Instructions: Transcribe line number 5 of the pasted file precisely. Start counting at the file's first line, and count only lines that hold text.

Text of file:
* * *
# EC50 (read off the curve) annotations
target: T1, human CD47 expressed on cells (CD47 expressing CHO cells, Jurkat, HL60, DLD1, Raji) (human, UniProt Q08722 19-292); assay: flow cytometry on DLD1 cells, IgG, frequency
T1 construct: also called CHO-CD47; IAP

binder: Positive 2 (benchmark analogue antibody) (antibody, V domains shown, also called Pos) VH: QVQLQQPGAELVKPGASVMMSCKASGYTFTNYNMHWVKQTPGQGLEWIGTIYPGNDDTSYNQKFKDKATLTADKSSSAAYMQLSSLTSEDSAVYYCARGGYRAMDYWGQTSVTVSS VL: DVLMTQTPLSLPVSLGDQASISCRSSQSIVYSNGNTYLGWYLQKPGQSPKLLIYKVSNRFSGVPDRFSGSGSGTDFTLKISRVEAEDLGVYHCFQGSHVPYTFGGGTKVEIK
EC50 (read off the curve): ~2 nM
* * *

EC50 (read off the curve): ~2 nM